1846 1 Jan This year begins in suspense on three very important points – How will the crisis in the railway market terminate? Is R. Peel coming forward as a Corn Law repealer? Is -.
1854 he wrote of ‘comforts of the Christmas fireside, surrounded by intelligent and well-conducted children’ (despite his previous depressions over the birth of numerous girls!).
1847 31 Dec. Bill of Health: E., Lucy, Alfred and Emma have had the influenza but are partially recovered. The rest of us are well.
Francis Kilvert was a clergyman, born in Hardenhuish Lane, near Chippenham and who worked as a rural curate helping his father (rector of Langley Burrell) and as curate in the Welsh Marches, Radnorshire, and Herefordshire. His diaries, reflecting on rural life, were published 50 years following his death.
1870 Dec. 25 “sat down in my bath upon a sheet of thick ice which broke in the middle into large pieces whilst sharp points and jagged edges stuck all round the dies of the tub like chevaux de fise, not particularly comforting for naked thighs and loins, for the keen ice cut like broken glass. The ice water stung and scorched like fire…”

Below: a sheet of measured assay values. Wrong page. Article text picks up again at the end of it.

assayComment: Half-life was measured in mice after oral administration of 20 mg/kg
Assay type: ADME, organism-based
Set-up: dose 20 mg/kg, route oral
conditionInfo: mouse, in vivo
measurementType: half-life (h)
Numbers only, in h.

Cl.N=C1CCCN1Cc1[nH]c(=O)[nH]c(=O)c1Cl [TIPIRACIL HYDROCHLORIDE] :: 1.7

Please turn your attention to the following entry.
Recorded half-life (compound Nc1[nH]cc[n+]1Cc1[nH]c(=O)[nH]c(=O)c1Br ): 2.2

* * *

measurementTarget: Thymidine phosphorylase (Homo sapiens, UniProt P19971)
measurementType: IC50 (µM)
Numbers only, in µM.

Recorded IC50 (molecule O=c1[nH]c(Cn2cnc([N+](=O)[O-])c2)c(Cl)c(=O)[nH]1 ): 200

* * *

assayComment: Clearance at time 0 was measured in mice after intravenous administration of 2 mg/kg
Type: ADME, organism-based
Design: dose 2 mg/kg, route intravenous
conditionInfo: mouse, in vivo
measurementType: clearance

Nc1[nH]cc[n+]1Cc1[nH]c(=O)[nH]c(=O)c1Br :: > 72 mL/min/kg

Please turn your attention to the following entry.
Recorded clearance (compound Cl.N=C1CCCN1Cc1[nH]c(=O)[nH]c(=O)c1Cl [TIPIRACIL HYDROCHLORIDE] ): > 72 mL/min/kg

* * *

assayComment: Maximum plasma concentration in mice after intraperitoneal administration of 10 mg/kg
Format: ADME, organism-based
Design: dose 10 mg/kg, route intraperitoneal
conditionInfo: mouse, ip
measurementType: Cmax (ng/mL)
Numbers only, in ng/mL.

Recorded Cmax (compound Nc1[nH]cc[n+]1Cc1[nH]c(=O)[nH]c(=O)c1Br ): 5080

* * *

1870 Dec 27 “After dinner drove into Chippenham with Perch and bought a pair of skates at Benk’s for 17/6. Across the fields to the Draycot water and the young Awdry ladies chaffed me about my new skates. I had not been on skates since I was here last, 5 years ago, and was very awkward for the first ten minutes, but the knack soon came again… I had the honour of being knocked down by Lord Royston, who was coming round suddenly on the outside edge.
1871 Jan 1 My Mother, Perch [his elder brother] and I sat up last night to watch the old year out and the New Year in.
1874 New Years Eve Edwin Law told me of an infallible receipt for warming cold and wet feet on a journey. Pour half a glass of brandy into each boot.
Edith Olivier, writer and part of circle of well-known artists, writers and composers including Rex Whistler, Cecil Beaton and Siegfried Sassoon.
1927 25 Dec ‘Deluges descending all day… Have marvellous presents. Books from Mrs Morrison (who also sent me an old English purse bag with £1 in it!)
1927 31 Dec I have liked 1927. I saw Florence for the first time and crossed the Alps, published my first book and have really had a success – tho’ not financially. Made friends with Cecil and have got to know several interesting new people and Rex has become famous by finishing his big work. He and I have deepened our friendship. I rather dread 1928. Don’t like years with even numbers. Unless I can earn more I shall be really bankrupt this coming year.
1939 Christmas Day …”to the Soldiers’ Xmas dinner in the Michael Herbert Hall. I have paid for them to have each a friend from home and it was a most rollicking roysterous meal… the King broadcast, a brave thing to do, as he began with 2 very bad stammering break-downs when one felt he must throw up the sponge and hand it over to someone else. But No, he surmounted it and was very fine at the end…”
Naomi Sackett, Records Assistant